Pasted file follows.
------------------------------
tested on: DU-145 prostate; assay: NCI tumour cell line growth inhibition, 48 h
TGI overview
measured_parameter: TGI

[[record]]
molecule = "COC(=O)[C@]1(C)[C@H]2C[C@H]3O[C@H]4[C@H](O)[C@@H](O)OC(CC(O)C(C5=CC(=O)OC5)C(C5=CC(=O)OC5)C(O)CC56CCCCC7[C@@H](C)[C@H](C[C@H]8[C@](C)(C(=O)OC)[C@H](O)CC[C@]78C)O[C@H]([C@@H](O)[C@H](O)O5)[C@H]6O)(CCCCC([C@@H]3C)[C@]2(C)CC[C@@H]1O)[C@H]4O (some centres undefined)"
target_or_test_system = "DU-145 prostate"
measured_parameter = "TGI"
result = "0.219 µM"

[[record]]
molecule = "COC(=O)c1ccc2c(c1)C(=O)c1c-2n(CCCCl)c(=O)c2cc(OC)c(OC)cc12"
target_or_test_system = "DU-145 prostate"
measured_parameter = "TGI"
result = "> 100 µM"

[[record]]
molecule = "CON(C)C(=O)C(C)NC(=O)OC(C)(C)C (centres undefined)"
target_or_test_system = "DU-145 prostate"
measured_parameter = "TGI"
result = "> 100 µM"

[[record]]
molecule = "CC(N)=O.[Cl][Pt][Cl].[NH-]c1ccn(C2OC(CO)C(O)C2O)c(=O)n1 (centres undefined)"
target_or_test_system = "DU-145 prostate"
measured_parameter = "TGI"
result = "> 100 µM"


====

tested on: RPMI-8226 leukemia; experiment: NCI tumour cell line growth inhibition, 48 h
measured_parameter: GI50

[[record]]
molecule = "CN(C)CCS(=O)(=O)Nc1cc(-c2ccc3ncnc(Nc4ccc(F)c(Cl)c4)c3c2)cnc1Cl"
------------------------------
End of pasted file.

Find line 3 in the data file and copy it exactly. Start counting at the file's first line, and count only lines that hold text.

measured_parameter: TGI